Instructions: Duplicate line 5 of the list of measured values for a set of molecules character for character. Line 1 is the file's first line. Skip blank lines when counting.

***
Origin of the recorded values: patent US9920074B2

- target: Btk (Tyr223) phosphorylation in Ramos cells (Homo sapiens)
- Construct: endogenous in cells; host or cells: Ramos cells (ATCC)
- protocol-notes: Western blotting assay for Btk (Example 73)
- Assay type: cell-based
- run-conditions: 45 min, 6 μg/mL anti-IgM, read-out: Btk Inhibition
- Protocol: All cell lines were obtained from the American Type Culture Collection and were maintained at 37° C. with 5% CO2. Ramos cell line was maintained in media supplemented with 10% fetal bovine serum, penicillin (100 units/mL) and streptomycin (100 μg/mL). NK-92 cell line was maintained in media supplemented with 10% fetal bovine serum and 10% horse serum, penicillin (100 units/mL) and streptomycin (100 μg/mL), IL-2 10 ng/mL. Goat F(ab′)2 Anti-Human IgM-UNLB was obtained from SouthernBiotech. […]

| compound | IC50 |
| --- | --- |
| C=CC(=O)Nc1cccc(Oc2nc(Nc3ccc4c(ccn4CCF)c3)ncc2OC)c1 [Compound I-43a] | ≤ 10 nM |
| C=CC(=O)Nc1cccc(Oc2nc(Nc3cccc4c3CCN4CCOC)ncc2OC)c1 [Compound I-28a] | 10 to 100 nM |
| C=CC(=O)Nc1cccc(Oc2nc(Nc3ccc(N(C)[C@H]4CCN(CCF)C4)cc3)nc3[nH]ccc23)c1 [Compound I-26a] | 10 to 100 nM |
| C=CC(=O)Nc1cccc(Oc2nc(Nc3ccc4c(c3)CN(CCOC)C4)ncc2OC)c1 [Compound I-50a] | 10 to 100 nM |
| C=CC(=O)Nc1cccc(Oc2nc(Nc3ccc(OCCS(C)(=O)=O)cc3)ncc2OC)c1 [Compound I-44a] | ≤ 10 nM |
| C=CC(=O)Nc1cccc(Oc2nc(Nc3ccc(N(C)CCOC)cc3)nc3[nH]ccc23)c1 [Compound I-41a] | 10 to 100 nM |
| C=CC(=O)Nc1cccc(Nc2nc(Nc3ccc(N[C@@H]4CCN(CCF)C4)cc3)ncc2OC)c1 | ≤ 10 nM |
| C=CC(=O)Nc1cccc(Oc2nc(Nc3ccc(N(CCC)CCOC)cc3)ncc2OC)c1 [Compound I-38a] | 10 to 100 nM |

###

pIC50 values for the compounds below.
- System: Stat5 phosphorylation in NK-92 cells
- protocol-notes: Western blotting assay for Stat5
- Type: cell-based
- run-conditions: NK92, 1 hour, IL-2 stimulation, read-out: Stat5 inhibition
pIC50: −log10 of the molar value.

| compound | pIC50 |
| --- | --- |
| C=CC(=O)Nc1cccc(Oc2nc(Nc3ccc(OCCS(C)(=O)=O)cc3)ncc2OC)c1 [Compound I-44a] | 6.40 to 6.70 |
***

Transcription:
- Assay type: cell-based